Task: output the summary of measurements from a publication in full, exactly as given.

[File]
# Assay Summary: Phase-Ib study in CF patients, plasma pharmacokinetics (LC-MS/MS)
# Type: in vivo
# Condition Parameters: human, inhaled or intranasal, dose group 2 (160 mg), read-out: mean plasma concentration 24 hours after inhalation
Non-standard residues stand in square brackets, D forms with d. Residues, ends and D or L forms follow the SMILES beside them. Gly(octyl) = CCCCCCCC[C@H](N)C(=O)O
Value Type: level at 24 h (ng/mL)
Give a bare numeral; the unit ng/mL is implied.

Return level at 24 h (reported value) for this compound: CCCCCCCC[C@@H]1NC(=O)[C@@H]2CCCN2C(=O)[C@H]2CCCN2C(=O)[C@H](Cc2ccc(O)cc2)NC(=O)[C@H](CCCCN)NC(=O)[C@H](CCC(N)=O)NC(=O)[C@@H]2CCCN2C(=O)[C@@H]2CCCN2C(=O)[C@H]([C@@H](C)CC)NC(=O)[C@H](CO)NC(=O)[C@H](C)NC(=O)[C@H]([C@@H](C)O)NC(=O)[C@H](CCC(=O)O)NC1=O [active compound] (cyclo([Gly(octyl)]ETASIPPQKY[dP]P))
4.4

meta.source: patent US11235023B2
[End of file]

# Assay Summary: Phase-Ib study in CF patients, plasma pharmacokinetics (LC-MS/MS)
# Type: in vivo
# Condition Parameters: human, inhaled or intranasal, dose group 2 (160 mg), read-out: mean plasma concentration 24 hours after inhalation
Non-standard residues stand in square brackets, D forms with d. Residues, ends and D or L forms follow the SMILES beside them. Gly(octyl) = CCCCCCCC[C@H](N)C(=O)O
Value Type: level at 24 h (ng/mL)
Give a bare numeral; the unit ng/mL is implied.

Return level at 24 h (reported value) for this compound: CCCCCCCC[C@@H]1NC(=O)[C@@H]2CCCN2C(=O)[C@H]2CCCN2C(=O)[C@H](Cc2ccc(O)cc2)NC(=O)[C@H](CCCCN)NC(=O)[C@H](CCC(N)=O)NC(=O)[C@@H]2CCCN2C(=O)[C@@H]2CCCN2C(=O)[C@H]([C@@H](C)CC)NC(=O)[C@H](CO)NC(=O)[C@H](C)NC(=O)[C@H]([C@@H](C)O)NC(=O)[C@H](CCC(=O)O)NC1=O [active compound] (cyclo([Gly(octyl)]ETASIPPQKY[dP]P))
4.4

meta.source: patent US11235023B2